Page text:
I regretted picking up Justin Cronin's 'The Passage' without checking out its background. I gave a howl of consternation at the last page. It's the first book in a planned trilogy with the second 'The Twelve' coming out this year and the final 'The City of Mirrors' in 2014. WTF. I hate reading trilogies and any series when they haven't been completed. I don't like the waiting. ARRRRRGGGH. Now I've no choice but to wait. It's supposed to be made into a movie by Ridley Scott. We'll see when it does.
Apocalypse, vampiric creatures, war, chaos and destruction. Virus, outbreak, post apocalyptic world, colony of survivors forms the spine of Book One. Of course there's American involvement, FBI, quarantine, inmates, murder. Nothing namby pamby and cheerful about the plot. Woot. We follow protagonist Amy Harper Bellafonte through the stories. She's a child infected with the virus but doesn't acquire the bloodlust. Awesome. (Read reviews from The New York Times, The Guardian, and the Los Angeles Times.)
Dawn would soon come. The attack of the night before had evidently not repeated; Sara would have heard the shouts. It was as if the night were holding the last of its breath, waiting for what would come next. Because what Sara hadn't told Peter, or anyone at all, was what had occurred in the Infirmary in the moments just before the lights had gone out. The girl had suddenly sat bolt upright on her cot. Sara, exhausted, had just lain down to sleep; she was roused by a sound she realized was coming from the girl. A low moaning, a single continuous note, rising at the back of her throat. What is it? Sara said, rising quickly to go to her. What's wrong? Are you hurt, has something hurt you? But the girl gave no reply. Her eyes were very wide, and yet she seemed not to see Sara at all. Sara had sensed that something was happening outside - the room was strangely dark, there were shouts coming from the Wall, the sounds of a commotion, voices calling and feet racing past - but whil this seemed important, a fact worthy of her attention, Sara could not look away; whatever was going on outside was being waged here also, in this room, in the vacancy of the girl's eyes and the tautness of her face and throat and in the mournful melody that she was playing from somewhere deep within her.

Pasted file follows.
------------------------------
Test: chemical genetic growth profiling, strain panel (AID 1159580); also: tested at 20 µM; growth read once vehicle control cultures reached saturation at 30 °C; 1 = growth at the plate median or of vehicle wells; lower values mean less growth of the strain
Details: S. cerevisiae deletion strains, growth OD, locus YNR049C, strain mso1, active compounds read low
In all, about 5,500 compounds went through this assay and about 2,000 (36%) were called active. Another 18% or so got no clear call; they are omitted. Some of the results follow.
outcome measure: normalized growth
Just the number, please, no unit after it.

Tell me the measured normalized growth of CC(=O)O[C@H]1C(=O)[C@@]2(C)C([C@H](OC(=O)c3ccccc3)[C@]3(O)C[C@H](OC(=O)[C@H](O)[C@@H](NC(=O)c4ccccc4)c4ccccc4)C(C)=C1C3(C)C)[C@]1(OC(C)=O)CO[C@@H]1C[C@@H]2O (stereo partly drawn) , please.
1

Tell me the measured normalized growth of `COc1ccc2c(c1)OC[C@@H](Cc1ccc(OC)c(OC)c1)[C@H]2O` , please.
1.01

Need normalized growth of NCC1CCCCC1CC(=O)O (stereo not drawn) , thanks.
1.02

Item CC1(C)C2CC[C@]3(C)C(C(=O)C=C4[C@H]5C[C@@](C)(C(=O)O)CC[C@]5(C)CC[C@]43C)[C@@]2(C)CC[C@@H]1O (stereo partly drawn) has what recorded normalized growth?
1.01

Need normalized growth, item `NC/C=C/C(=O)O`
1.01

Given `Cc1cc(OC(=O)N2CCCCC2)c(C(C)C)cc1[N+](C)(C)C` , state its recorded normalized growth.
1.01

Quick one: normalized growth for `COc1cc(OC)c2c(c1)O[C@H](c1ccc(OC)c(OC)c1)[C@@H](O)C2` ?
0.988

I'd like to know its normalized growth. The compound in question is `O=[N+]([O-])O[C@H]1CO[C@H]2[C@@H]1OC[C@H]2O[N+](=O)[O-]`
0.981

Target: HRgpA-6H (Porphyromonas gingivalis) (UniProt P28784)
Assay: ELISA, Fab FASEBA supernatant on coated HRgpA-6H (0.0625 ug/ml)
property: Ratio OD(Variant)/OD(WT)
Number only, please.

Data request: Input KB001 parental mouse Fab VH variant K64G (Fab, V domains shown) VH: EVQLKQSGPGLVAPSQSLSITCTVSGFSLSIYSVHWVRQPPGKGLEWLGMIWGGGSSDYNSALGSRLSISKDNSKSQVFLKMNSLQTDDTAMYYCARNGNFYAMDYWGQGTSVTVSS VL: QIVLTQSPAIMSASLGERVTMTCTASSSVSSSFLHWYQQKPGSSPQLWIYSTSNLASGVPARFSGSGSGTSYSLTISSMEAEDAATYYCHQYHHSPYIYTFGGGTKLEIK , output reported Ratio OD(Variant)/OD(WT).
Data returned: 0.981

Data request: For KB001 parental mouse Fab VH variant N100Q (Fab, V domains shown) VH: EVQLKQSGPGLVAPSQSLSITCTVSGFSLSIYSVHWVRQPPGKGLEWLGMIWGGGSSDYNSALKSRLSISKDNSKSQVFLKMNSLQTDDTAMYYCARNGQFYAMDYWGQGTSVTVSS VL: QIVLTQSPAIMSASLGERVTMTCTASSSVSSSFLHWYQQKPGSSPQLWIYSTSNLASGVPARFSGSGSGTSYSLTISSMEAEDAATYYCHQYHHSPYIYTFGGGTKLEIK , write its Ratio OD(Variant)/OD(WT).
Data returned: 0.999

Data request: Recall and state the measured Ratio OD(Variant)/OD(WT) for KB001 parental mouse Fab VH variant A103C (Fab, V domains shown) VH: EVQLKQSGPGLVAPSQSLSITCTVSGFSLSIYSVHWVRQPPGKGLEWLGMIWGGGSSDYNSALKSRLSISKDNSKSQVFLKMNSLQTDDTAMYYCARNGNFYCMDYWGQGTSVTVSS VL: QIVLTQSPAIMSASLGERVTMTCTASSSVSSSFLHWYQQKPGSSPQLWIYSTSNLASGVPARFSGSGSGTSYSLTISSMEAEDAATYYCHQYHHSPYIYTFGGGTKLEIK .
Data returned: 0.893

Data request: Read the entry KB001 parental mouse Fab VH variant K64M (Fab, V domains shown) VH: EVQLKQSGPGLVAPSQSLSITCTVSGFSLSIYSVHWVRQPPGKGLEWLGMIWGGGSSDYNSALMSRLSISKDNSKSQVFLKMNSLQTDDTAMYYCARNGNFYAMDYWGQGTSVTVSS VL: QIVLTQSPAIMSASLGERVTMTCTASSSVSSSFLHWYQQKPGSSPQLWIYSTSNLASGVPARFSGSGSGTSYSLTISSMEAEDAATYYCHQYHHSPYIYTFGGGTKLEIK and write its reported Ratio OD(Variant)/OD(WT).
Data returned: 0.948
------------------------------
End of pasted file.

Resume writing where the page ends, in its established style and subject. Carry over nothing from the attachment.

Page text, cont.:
I like the development of the plot so far. Many characters and all. Don't mind the writing either. I suspect it in the hands of the right producer, it might play out well into a tv series or the planned movie. It pans across scenes, years and situations as though we view it through the lens of a camera. Don't know. But I'm intrigued enough to want to read Book Two 'The Twelve' that will be out in August. Then to wait wait and wait two years for the finale, of which by then I'd need to re-read the earlier two books to re-cap and re-interpret. ROARRRRRR.